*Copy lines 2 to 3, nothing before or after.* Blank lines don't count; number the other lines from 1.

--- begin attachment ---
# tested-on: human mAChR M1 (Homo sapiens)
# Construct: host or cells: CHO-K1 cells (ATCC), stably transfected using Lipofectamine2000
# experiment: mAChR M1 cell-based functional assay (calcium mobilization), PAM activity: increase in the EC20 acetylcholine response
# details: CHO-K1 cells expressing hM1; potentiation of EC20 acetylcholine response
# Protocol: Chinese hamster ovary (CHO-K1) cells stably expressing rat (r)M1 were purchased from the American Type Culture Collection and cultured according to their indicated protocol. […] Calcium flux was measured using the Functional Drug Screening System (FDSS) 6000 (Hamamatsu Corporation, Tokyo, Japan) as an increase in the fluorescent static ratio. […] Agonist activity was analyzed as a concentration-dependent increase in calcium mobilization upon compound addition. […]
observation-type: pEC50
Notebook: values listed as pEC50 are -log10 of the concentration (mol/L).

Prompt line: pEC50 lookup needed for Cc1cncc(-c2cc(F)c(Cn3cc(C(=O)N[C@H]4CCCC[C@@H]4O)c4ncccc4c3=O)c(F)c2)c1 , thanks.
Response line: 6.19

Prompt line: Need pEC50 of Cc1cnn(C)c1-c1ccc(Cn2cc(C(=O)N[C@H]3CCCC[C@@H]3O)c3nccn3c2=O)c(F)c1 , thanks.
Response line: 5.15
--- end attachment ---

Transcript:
# Construct: host or cells: CHO-K1 cells (ATCC), stably transfected using Lipofectamine2000
# experiment: mAChR M1 cell-based functional assay (calcium mobilization), PAM activity: increase in the EC20 acetylcholine response